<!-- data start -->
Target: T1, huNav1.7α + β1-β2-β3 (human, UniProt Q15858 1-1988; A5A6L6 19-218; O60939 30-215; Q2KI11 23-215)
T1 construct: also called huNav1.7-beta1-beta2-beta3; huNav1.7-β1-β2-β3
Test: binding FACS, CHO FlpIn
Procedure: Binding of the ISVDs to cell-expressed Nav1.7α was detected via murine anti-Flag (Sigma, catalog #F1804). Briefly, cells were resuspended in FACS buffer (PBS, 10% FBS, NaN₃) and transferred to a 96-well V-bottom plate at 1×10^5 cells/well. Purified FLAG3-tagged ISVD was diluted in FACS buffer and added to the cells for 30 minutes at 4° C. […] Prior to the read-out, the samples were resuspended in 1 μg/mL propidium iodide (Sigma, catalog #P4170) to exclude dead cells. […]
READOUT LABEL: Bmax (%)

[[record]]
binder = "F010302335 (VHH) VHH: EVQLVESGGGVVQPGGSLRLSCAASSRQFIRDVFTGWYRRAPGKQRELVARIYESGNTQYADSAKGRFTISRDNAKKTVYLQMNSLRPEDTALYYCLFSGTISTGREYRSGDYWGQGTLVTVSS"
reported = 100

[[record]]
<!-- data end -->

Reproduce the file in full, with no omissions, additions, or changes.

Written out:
Target: T1, huNav1.7α + β1-β2-β3 (human, UniProt Q15858 1-1988; A5A6L6 19-218; O60939 30-215; Q2KI11 23-215)
T1 construct: also called huNav1.7-beta1-beta2-beta3; huNav1.7-β1-β2-β3
Test: binding FACS, CHO FlpIn
Procedure: Binding of the ISVDs to cell-expressed Nav1.7α was detected via murine anti-Flag (Sigma, catalog #F1804). Briefly, cells were resuspended in FACS buffer (PBS, 10% FBS, NaN₃) and transferred to a 96-well V-bottom plate at 1×10^5 cells/well. Purified FLAG3-tagged ISVD was diluted in FACS buffer and added to the cells for 30 minutes at 4° C. […] Prior to the read-out, the samples were resuspended in 1 μg/mL propidium iodide (Sigma, catalog #P4170) to exclude dead cells. […]
READOUT LABEL: Bmax (%)

[[record]]
binder = "F010302335 (VHH) VHH: EVQLVESGGGVVQPGGSLRLSCAASSRQFIRDVFTGWYRRAPGKQRELVARIYESGNTQYADSAKGRFTISRDNAKKTVYLQMNSLRPEDTALYYCLFSGTISTGREYRSGDYWGQGTLVTVSS"
reported = 100

[[record]]